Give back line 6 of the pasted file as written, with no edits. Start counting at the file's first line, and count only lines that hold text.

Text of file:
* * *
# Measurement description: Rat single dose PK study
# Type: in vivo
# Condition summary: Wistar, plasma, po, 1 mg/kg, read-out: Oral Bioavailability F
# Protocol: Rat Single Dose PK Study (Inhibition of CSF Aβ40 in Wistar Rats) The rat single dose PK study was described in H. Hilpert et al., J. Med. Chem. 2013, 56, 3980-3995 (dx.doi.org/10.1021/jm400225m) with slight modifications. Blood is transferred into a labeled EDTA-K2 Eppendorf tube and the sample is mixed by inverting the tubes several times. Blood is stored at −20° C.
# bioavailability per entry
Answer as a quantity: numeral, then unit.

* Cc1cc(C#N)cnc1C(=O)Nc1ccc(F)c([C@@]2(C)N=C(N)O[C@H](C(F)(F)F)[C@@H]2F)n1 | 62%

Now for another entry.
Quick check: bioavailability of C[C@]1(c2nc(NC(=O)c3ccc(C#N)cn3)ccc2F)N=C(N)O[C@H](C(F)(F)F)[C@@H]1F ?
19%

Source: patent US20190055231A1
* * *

Answer as a quantity: numeral, then unit.